Property Tax reform
From the Miami Herald-
TALLAHASSEE -- Save Our Homes, the constitutional amendment that has shielded homeowners from taxes on $404 billion worth of property value this year, has spawned a new tax revolt in Tallahassee: Save Us From Save Our Homes.I've been in my home nine years, and plan on staying here for many years more. Property tax reform, namely scuttling Save our Homes, is only going to put a big dent in my wallet. As I've blogged before, I'm lukewarm so far as any tax reform goes. All I see happening is Florida taxpayers taking a hit somewhere else. Where we save in one place, we'll end up paying for somewhere else.
The supporters are not typical homeowners -- they're state legislators who will meet this week to vote on a plan to phase out the Save Our Homes tax cap because it has distorted the tax system, shifting billions of dollars in taxes to businesses, investors, snowbirds and, most importantly, recent home buyers.
But one thing stands in their way: the very voters they need to approve the plan by a 60 percent margin. Most of those voters are longtime homeowners who have enjoyed the richest benefits from Florida's current property tax system.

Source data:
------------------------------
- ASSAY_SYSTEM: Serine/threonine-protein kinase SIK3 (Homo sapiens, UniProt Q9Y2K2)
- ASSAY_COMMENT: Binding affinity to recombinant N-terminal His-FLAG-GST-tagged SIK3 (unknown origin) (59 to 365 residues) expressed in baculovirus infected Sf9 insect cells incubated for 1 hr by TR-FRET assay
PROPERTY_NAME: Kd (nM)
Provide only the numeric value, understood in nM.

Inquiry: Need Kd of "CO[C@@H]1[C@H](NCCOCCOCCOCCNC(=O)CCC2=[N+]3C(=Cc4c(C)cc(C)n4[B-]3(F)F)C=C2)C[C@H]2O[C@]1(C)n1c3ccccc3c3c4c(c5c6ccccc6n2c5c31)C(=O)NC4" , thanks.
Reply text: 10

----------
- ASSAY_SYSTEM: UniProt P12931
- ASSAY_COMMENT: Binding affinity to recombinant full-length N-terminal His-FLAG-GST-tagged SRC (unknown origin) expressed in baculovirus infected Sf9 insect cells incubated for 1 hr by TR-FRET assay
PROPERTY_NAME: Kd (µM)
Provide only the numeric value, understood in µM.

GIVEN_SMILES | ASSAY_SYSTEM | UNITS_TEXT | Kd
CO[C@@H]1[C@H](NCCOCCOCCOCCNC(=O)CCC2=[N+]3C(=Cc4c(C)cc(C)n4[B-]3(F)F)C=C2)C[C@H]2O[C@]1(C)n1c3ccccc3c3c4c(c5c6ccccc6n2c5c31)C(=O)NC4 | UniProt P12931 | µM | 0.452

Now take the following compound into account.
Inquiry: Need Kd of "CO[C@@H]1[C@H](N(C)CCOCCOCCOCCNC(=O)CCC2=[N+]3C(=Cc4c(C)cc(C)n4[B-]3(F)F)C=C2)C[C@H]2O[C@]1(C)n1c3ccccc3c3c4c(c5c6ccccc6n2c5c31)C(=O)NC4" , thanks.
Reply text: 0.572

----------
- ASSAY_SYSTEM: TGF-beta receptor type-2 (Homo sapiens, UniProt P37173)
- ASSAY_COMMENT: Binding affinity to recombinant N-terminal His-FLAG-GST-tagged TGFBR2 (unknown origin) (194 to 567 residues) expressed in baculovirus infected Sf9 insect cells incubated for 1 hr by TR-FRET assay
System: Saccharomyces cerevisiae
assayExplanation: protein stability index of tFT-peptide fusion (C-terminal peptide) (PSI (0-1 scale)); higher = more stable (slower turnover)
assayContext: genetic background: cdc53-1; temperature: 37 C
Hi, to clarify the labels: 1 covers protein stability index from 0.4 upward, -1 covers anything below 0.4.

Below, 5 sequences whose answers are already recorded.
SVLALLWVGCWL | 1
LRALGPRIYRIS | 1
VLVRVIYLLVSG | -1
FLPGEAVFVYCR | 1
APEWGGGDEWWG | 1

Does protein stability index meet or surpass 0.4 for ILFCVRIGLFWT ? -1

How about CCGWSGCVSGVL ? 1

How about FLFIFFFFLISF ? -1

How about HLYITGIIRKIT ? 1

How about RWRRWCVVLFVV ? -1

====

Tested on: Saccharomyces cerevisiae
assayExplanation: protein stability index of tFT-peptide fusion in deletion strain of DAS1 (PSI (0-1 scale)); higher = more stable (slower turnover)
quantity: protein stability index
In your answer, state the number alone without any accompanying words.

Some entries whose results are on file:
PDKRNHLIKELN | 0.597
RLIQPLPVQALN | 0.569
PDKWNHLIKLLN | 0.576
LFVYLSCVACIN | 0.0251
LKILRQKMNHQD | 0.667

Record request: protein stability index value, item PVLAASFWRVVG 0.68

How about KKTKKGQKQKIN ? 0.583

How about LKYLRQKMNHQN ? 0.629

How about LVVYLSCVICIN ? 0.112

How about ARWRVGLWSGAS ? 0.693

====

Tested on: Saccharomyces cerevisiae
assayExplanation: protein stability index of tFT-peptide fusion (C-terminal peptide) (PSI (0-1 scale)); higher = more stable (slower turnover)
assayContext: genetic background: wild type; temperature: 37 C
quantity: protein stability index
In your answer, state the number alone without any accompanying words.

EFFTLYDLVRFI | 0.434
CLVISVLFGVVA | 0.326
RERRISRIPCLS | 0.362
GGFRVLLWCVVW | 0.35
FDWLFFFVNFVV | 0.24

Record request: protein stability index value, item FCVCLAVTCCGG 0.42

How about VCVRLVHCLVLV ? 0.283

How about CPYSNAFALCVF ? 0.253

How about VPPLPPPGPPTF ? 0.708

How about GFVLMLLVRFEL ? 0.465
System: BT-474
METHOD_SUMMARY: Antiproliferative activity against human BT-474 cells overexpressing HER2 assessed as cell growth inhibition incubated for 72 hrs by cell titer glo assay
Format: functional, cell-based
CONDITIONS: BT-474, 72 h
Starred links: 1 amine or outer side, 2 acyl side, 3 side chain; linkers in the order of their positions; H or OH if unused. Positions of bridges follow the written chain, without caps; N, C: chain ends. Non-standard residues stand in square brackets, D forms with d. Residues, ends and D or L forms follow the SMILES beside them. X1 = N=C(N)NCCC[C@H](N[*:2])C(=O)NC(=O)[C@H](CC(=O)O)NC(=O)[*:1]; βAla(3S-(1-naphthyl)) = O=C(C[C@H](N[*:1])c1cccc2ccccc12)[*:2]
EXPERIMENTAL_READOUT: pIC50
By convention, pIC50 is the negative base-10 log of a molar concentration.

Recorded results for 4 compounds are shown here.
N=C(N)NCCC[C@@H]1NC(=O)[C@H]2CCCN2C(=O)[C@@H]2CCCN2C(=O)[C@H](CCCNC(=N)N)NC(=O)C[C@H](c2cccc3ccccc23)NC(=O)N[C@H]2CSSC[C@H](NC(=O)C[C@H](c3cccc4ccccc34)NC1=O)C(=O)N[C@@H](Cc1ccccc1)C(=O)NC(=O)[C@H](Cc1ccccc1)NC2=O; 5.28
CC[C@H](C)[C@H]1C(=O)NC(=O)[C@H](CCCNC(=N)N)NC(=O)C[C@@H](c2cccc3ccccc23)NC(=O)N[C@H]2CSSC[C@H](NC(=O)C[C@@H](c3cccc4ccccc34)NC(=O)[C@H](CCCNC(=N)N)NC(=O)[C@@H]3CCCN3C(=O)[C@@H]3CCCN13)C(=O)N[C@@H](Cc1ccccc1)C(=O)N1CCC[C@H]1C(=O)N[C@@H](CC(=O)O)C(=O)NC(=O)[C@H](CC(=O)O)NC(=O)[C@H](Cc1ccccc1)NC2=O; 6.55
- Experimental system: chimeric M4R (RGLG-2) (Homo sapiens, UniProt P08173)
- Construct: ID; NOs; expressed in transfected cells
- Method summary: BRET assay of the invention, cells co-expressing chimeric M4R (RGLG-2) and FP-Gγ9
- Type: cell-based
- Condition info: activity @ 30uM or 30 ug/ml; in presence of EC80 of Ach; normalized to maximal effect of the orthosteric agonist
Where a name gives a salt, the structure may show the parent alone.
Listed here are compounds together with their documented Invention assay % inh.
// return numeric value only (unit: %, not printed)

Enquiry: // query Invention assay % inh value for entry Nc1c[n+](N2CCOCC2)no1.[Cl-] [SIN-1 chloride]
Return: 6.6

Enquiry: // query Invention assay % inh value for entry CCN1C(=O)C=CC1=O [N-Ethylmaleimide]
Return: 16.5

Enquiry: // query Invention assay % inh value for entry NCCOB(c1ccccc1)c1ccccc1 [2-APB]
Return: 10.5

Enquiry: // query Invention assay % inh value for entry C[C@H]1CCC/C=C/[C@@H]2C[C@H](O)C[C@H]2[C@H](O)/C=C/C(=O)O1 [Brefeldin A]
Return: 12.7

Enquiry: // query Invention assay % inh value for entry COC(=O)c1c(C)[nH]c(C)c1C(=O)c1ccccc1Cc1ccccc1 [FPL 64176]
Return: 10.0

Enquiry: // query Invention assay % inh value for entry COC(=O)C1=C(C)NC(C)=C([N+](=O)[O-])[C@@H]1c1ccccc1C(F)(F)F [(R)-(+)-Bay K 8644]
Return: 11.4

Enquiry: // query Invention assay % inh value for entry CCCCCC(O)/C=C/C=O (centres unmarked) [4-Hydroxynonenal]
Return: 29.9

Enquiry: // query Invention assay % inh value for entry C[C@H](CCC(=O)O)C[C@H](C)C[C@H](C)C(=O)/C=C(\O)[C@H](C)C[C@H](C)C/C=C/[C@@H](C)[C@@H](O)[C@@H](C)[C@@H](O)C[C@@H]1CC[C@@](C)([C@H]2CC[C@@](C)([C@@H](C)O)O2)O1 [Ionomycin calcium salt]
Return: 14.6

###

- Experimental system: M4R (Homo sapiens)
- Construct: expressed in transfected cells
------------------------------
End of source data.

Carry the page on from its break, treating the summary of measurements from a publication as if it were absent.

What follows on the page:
Legislators are touting the plan -- which would remove $31.6 billion from property tax rolls over five years -- as the biggest tax cut in state history. But it will also cut government services, reduce tax money to schools and set up two permanent classes of taxpayers in a system that could run afoul of the U.S. Constitution. Lawmakers will decide in their 11-day special session starting Tuesday whether this is the package to bring before voters in a Jan. 29 special election.
Many homeowners, like Thomas Hardt of Fort Lauderdale, who has lived in his Victoria Park neighborhood for more than three decades, see no need for a change. He's not impressed with the Legislature's promise of tax savings if he votes to phase out the Save Our Homes system, which has capped increases in the taxable rate on his home at 3 percent a year since the act took effect in 1995.
ABLE TO KEEP HOME
''Save Our Homes has made it possible for me to stay in this house,'' said Hardt, a 64-year-old retiree. ``I couldn't have lived here without it because of taxes and the cost of living. I'm happy where I am.''
Linked to- Bullwinkle, High Desert Wanderer, Right Voices,